“In the worst case scenario, if circumstances will not be in our favor, I will seek asylum from another European country,” he said.
A Turkish businessman who relocated to Tirana with his family after authorities seized several million of euros of his money said he too feared the warm ties between Rama and Erdogan.
“Erdogan and Rama are close friends,” he said, sipping Turkish tea in a bar on the outskirts of the capital. “Albanians love Erdogan.”
Nevertheless, Mustafa Ustuner, administrator of the Gulen-led Turkish high schools in Albania, said that they had not faced any problems from the authorities. He described his life in Albania as “calm, happy and safe”, but that pressure from the Turkish government had made work more difficult.
“Some of the previous shareholders were Turkish citizens that lived in Turkey,” he told BIRN. “Affected by the pressure and fear present in Turkey, they decided to withdraw from the company, passing their shares to shareholders who live outside Turkey,” he said.
Esin expected to be reunited with her family soon after she flew to the US. With the help of her father, she started a company in Texas, but the money quickly dried up after his Turkish bank accounts were frozen.
Her husband, Huseyin, who had served as a headmaster for a Gulen High School in Istanbul, was refused a US visa. Left alone with their children, he returned to Istanbul, but did not feel safe.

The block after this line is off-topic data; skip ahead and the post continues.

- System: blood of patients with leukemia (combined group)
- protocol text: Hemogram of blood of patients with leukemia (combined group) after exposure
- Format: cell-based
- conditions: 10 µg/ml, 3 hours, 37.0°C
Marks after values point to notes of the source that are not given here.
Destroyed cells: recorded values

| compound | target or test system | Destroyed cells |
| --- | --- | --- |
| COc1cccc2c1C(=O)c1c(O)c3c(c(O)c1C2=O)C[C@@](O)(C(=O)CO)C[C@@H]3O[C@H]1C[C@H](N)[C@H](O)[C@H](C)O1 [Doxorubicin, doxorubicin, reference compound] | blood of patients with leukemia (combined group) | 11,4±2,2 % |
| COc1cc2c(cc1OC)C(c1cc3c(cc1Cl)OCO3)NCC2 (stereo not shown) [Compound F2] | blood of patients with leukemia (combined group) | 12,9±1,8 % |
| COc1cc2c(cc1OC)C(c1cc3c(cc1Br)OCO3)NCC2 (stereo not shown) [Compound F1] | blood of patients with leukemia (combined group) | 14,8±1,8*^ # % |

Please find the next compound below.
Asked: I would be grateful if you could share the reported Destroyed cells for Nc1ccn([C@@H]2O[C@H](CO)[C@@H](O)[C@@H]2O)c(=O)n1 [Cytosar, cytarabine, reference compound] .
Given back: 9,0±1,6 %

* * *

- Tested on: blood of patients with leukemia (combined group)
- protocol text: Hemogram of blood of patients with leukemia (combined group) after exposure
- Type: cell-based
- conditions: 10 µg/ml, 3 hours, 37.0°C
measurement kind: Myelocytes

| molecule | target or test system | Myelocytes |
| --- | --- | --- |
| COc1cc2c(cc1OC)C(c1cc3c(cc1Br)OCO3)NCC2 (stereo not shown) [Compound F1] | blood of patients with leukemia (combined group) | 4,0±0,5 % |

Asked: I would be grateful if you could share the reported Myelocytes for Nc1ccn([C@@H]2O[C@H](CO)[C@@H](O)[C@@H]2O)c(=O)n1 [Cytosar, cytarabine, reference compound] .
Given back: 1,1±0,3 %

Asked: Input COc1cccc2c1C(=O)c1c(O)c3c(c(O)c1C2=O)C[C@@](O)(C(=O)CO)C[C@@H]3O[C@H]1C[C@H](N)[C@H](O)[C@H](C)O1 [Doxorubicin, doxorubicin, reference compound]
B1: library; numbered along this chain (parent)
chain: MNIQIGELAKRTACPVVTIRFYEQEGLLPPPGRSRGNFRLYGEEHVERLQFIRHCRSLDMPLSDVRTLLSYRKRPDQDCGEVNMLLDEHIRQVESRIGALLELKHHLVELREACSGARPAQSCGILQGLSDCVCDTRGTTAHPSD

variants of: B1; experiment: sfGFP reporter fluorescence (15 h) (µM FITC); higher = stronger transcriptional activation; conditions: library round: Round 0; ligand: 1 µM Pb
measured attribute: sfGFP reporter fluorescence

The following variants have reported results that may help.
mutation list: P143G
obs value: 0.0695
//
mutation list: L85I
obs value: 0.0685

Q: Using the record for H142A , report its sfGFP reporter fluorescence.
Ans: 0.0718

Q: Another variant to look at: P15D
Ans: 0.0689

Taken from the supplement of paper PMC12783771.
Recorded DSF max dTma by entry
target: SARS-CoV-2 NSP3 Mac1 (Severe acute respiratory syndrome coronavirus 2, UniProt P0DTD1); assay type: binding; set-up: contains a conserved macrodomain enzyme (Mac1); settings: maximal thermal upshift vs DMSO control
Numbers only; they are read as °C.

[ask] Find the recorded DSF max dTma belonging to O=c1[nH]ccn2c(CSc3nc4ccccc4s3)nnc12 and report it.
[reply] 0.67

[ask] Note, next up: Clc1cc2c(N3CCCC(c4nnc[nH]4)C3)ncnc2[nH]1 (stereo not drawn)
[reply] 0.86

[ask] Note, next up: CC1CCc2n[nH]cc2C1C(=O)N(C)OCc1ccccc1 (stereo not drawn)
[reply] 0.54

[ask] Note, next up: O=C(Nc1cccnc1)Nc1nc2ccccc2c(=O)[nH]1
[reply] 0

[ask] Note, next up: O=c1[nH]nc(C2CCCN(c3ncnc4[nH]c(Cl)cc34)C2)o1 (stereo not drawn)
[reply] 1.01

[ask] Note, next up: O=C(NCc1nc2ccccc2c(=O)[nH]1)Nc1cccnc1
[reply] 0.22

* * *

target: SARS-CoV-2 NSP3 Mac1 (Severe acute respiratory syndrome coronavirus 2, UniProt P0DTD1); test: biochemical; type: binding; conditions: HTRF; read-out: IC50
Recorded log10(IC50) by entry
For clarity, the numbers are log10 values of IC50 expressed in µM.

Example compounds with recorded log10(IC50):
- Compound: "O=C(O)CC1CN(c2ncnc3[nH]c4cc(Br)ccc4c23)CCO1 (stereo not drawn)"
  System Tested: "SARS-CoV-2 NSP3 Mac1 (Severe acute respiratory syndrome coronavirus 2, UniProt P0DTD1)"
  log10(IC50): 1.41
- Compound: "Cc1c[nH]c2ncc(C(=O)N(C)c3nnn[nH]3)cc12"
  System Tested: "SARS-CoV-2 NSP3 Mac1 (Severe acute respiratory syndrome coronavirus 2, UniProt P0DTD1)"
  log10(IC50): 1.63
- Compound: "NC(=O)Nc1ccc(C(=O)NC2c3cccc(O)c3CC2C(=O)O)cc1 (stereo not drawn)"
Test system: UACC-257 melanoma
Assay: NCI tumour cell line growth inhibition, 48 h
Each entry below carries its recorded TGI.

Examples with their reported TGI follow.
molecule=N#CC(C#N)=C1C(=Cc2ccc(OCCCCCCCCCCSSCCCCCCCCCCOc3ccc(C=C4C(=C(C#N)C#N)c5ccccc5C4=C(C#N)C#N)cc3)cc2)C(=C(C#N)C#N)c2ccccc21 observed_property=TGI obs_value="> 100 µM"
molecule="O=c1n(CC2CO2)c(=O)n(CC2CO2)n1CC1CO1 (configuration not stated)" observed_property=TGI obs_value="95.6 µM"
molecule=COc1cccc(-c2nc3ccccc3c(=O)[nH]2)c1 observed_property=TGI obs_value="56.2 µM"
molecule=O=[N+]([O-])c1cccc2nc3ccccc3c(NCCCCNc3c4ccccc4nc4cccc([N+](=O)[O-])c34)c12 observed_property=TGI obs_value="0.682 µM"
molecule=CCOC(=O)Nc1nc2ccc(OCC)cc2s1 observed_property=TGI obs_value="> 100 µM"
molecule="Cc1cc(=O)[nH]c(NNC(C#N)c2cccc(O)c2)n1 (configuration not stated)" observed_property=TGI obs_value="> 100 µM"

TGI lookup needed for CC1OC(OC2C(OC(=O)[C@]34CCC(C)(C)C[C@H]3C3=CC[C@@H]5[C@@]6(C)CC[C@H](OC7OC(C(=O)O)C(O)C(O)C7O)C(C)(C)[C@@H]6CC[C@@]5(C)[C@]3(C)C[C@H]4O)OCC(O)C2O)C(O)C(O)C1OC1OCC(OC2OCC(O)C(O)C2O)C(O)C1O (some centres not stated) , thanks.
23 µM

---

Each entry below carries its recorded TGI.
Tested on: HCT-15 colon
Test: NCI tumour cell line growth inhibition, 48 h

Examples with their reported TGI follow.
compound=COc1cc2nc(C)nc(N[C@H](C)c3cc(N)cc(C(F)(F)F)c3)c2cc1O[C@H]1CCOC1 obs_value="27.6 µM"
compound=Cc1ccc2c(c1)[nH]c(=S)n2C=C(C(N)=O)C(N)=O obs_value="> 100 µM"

In November 2016, Huseyin moved to Bosnia and later applied for a resident permit in Kosovo, a neighbour of Albania.
Then in January 2017, he returned to Turkey, took the children and relocated to Tirana with the help of an Albanian friend. Esin, meanwhile, travelled to Canada, where she was granted asylum.
In October she flew to Albania to be reunited with her family. Huseyin also applied for asylum in Canada and was awaiting a response from Canadian authorities when they were interviewed for this story.
Tirana has become a popular destination among Gulen followers due to the low cost of living. But its weak economy means many do not set down roots. Rather, most see it as a transit point to the West. None expect to return to Turkey.
“People became wicked. I don’t understand how it happened,” Esin told BIRN, describing a Turkey where people informed on their neighbours for 5,000 lira.
“There was a feeling of fear, entire families were divided,” she said through tears.
Ismail, too, recalled harrowing days in Turkey before he fled. His neighbours drafted a plan to expel him and his family from their apartment, he said, and would not let their children play together.
Others, he said, were branded, their front doors sprayed with the letter ‘F’, denoting FETO, or the Gulenist Terrorist Organisation, as the authorities refer to the Gulen Movement.
Two years on, Ismail says he is still in touch with his mother but that his brother and neighbours have urged her to cut all ties with him.
“They all see her as the mother of a ‘terrorist’, but I have never touched a gun in my life,” he said.